Kids working on their web sites, Jon Jennings speaking while Lycos' Don Zereski, Trellix's Don Bulens, and Barry Tatelman look on
The event was interesting. It was held at the Charles River Public Internet Access Center in Waltham, Massachusetts. Among others, Jon Jennings, co-founder of Team Harmony, spoke. Jon is best known in Boston for having been Assistant Coach of the Boston Celtics. He and the late NBA star Reggie Lewis came up with the idea for Team Harmony. Most recently he worked in Washington for Janet Reno as Acting Assistant Attorney General. (Having lived in the middle of the NBA and the Federal Government, boy must he have stories to tell. I heard a few...) The other local "celebrity" was Barry Tatelman, best known for being in the Jordan's Furniture TV ads, who is on the Team Harmony board of advisors.
Happy Birthday Dad!
It's my father's 75th birthday today. I thought I'd mark the occasion with a few pictures and a public mention on this web site, since he and many of my relatives are regular readers.
My father, Baruch Bricklin: Last summer with my mother, teaching me to blow a shofar, as a schoolboy
My father has taught me many things throughout my life. He taught me to prototype, he taught me to work hard and do as best a job as you can, he taught me to try to be a good person, he taught me to be an entrepreneur, and much more. Reaching 75 has not been easy for him, mainly due to an awful car accident 10 years ago, but his strength, innate intelligence, and good nature have helped him through and he's served as an inspiration to many of us.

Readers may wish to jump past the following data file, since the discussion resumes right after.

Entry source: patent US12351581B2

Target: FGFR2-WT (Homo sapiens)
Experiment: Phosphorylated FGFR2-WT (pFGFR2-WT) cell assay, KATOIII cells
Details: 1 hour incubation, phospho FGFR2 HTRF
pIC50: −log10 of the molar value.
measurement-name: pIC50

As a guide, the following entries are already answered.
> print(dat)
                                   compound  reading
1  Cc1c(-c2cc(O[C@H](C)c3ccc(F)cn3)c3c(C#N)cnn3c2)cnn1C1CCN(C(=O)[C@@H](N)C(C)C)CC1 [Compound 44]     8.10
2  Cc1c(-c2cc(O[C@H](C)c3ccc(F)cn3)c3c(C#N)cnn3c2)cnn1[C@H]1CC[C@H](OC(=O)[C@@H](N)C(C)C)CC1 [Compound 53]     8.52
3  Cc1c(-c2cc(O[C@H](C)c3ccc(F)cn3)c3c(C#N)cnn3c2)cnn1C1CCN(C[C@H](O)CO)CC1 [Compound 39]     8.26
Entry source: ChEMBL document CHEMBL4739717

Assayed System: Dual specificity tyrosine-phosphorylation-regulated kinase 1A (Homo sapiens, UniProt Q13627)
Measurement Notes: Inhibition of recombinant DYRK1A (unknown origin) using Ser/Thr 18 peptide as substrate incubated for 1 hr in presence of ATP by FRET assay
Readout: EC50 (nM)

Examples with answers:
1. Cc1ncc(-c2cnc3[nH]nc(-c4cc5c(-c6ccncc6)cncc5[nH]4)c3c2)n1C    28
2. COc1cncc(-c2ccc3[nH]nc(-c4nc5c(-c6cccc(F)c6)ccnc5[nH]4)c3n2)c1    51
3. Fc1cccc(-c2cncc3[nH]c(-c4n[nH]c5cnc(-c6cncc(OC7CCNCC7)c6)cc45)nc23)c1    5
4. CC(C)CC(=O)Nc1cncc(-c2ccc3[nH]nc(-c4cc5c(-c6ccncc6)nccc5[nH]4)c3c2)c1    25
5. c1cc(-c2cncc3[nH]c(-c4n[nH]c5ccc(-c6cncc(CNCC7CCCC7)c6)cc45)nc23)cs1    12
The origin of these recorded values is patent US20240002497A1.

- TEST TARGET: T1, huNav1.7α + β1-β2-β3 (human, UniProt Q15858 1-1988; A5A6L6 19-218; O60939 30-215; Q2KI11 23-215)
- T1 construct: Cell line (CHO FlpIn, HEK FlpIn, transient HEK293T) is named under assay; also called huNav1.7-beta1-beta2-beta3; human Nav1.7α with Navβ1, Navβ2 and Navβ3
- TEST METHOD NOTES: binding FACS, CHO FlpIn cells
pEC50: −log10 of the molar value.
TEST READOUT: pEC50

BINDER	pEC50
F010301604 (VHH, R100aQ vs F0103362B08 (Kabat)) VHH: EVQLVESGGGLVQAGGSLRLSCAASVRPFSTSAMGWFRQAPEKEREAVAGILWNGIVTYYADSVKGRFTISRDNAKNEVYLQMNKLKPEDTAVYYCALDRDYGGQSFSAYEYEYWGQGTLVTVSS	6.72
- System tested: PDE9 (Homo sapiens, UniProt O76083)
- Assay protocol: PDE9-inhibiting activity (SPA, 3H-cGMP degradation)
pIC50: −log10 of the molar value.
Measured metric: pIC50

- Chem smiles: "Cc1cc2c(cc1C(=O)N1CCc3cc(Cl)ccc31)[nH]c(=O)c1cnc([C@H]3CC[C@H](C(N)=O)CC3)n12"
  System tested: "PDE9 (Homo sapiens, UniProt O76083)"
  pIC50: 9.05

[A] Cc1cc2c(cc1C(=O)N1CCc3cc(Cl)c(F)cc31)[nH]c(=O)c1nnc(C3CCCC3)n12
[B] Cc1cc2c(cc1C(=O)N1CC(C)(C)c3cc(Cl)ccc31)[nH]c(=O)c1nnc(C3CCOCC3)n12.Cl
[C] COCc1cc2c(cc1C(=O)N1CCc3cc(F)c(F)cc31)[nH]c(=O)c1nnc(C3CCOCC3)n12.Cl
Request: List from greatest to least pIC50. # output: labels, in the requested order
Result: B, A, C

I love you, Dad. Happy Birthday, and many more!
Wednesday, September 27, 2000
Yesterday I finally managed to get an afternoon when I could take up my friend Ray Ozzie's invitation to visit his new company and see what he's been working on for the last few years. (For those of you who don't remember, Ray is best known for envisioning and leading the creation of Lotus Notes. He also worked for Bob Frankston and me at Software Arts years before that.)
Ray's company, Groove Networks, has been in "stealth" mode for quite a while, not speaking about what they were up to. The first public hint I saw was Ray's attendance at a P2P meeting hosted by Tim O'Reilly, which was reported in the SJ Mercury and mentioned by Dave Winer on September 19th. (The hint being that Peer-to-Peer is somehow involved.)
Ray Ozzie in his office at Groove Networks
I spent over four hours talking with Ray about a whole host of topics, business and personal. What a treat! Usually I'm lucky to see him for just a few minutes at conferences.
While I can't tell you any details about his new stuff, I think I can say this:
All my readers will find something interesting (and hopefully useful) in what they've done. As usual with systems Ray and the teams he gathers create, this one is technically very deep and innovative. The more you know about a technical area the more you will appreciate what they've built. They have a real understanding of the capabilities of the Internet and use them. They address many very hard problems to give the users what they want. In this, they are technically ambitious, skilled, and pragmatic. Unlike many other developments for the Internet, right off the bat they address issues that are necessary for business and serious use. Their experience in the real world with Notes shows through.
There's a little bit about what they are doing on the Groove web site (read the press articles listed on the "Company" page), and they have a form to fill out to give them your email address to "Be one of the first to get into the Groove". (Most of the site is set up to try to hire people. If you want a job, don't forget to check out my company, Trellix Corporation, too .)
I can't wait until we can dissect and discuss what they've done in public.